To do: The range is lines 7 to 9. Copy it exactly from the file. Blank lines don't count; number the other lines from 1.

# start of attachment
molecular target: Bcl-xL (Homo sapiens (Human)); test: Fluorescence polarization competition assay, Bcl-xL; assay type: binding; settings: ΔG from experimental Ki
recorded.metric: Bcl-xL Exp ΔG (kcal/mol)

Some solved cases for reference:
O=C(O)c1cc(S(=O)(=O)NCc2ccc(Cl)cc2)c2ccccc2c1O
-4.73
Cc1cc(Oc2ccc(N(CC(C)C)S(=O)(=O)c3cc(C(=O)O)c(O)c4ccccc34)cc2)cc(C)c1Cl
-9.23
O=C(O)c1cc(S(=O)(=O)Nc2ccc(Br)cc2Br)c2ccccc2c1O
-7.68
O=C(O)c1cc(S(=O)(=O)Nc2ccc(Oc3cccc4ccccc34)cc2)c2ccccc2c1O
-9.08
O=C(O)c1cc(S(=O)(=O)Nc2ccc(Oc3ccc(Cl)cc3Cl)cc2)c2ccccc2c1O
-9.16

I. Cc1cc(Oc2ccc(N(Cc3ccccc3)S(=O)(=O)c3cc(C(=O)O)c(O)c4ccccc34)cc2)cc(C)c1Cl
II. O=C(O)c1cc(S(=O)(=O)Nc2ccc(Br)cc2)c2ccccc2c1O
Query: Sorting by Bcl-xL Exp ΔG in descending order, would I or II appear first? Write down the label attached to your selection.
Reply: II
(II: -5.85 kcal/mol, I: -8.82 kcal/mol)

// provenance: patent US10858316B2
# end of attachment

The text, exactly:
-9.23
O=C(O)c1cc(S(=O)(=O)Nc2ccc(Br)cc2Br)c2ccccc2c1O
-7.68